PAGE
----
Project description:Porcine reproductive and respiratory syndrome virus (PRRSV) infection of swine leads to a serious disease characterized by a delayed and defective adaptive immune response. It is hypothesized that a suboptimal innate immune response is responsible for the disease pathogenesis. In the study presented here we tested this hypothesis and identified several nonstructural proteins (NSPs) with innate immune evasion properties encoded by the PRRS viral genome. Four of the total ten PRRSV NSPs tested were found to have strong to moderate inhibitory effects on beta interferon (IFN-beta) promoter activation. The strongest inhibitory effect was exhibited by NSP1 followed by, NSP2, NSP11, and NSP4. We focused on NSP1alpha and NSP1beta (self-cleavage products of NSP1 during virus infection) and NSP11, three NSPs with strong inhibitory activity. All of three proteins, when expressed stably in cell lines, strongly inhibited double-stranded RNA (dsRNA) signaling pathways. NSP1beta was found to inhibit both IFN regulatory factor 3 (IRF3)- and NF-kappaB-dependent gene induction by dsRNA and Sendai virus. Mechanistically, the dsRNA-induced phosphorylation and nuclear translocation of IRF3 were strongly inhibited by NSP1beta. Moreover, when tested in a porcine myelomonocytic cell line, NSP1beta inhibited Sendai virus-mediated activation of porcine IFN-beta promoter activity. We propose that this NSP1beta-mediated subversion of the host innate immune response plays an important role in PRRSV pathogenesis.
Project description:Single stranded RNA (ssRNA) virus infection activates the retinoic acid inducible gene I (RIG-I)- mitochondrial antiviral signaling (MAVS) complex, a complex that coordinates the host innate immune response via the NF-kappaB and IRF3 pathways. Recent work has shown that the IkappaB kinase (IKK)gamma scaffolding protein is the final common adapter protein required by RIG-I.MAVS to activate divergent rate-limiting kinases downstream controlling the NF-kappaB and IRF3 pathways. Previously we discovered a ubiquitous IKKgamma splice-variant, IKKgammaDelta, that exhibits distinct signaling properties.We examined the regulation and function of IKKgamma splice forms in response to ssRNA virus infection, a condition that preferentially induces full length IKKgamma-WT mRNA expression. In IKKgammaDelta-expressing cells, we found increased viral translation and cytopathic effect compared to those expressing full length IKKgamma-WT. IKKgammaDelta fails to support viral-induced IRF3 activation in response to ssRNA infections; consequently type I IFN production and the induction of anti-viral interferon stimulated genes (ISGs) are significantly attenuated. By contrast, ectopic RIG-I.MAVS or TNFalpha-induced canonical NF-kappaB activation is preserved in IKKgammaDelta expressing cells. Increasing relative levels of IKKgamma-WT to IKKgammaDelta (while keeping total IKKgamma constant) results in increased type I IFN expression. Conversely, overexpressing IKKgammaDelta (in a background of constant IKKgamma-WT expression) shows IKKgammaDelta functions as a dominant-negative IRF3 signaling inhibitor. IKKgammaDelta binds both IKK-alpha and beta, but not TANK and IKKepsilon, indicating that exon 5 encodes an essential TANK binding domain. Finally, IKKgammaDelta displaces IKKgammaWT from MAVS explaining its domainant negative effect.Relative endogenous IKKgammaDelta expression affects cellular selection of inflammatory/anti-viral pathway responses to ssRNA viral infection.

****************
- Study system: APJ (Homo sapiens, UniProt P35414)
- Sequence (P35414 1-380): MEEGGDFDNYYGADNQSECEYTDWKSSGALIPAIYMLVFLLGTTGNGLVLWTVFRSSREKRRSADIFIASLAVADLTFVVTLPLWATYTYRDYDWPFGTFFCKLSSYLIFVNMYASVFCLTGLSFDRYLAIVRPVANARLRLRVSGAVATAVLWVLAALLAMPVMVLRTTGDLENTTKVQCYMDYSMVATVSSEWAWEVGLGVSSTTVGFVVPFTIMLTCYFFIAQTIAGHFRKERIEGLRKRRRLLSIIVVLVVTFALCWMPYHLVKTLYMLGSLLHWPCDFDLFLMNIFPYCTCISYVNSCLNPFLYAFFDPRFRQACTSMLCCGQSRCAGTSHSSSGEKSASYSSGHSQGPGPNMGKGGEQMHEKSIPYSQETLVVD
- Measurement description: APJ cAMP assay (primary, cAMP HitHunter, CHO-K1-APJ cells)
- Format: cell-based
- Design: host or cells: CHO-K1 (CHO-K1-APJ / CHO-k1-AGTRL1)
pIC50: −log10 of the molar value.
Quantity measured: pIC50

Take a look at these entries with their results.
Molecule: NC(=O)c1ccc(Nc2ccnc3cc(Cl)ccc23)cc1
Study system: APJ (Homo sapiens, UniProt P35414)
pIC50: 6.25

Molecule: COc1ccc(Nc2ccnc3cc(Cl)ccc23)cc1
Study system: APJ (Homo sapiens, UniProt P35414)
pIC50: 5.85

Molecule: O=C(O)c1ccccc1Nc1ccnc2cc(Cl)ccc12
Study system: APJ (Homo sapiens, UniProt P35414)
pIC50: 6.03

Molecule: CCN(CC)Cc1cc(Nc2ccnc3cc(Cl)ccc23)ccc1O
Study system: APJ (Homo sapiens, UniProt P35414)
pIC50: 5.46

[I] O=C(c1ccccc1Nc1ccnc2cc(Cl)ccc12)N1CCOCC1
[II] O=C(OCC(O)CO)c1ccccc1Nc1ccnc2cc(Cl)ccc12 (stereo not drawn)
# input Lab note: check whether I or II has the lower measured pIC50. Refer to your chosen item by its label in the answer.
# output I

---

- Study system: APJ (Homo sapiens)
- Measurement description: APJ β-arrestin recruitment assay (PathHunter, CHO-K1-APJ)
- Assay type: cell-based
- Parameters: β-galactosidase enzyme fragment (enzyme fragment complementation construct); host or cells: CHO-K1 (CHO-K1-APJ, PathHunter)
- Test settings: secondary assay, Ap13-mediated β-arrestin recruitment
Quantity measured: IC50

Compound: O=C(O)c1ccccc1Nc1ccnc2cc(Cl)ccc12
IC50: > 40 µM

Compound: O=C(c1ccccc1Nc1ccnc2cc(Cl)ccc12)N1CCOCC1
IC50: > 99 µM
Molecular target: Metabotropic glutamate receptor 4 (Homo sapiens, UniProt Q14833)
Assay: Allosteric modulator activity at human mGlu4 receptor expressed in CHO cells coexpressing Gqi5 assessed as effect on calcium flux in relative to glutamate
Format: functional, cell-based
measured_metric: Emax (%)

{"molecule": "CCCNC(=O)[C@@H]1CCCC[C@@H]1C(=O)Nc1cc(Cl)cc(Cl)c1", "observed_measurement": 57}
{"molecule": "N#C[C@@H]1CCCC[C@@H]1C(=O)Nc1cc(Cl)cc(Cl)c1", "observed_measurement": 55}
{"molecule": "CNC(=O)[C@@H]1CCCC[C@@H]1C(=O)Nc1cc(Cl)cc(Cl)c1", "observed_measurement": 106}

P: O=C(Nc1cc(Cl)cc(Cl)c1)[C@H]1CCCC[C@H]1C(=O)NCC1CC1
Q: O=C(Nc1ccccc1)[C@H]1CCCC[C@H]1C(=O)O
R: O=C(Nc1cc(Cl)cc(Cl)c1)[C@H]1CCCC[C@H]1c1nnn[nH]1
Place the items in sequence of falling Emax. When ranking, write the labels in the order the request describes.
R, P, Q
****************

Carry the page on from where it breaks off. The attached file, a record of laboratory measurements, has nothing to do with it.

Project description:N-(2'-hydroxyphenyl)-2-propylpentanamide (HO-AAVPA) is a VPA derivative designed to be a histone deacetylase (HDAC) inhibitor. HO-AAVPA has better antiproliferative effect than VPA in cancer cell lines. Therefore, in this work, the inhibitory effect of HO-AAVPA on HDAC1, HDAC6, and HDAC8 was determined by in silico and in vitro enzymatic assay. Furthermore, its antiproliferative effect on the cervical cancer cell line (SiHa) and the translocation of HMGB1 and ROS production were evaluated. The results showed that HO-AAVPA inhibits HDAC1, which could be related with HMGB1 translocation from the nucleus to the cytoplasm due to HDAC1 being involved in the deacetylation of HMGB1. Furthermore, an increase in ROS production was observed after the treatment with HO-AAVPA, which also could contribute to HMGB1 translocation. Therefore, the results suggest that one of the possible antiproliferative mechanisms of HO-AAVPA is by HDAC1 inhibition which entails HMGB1 translocation and ROS increased levels that could trigger the cell apoptosis.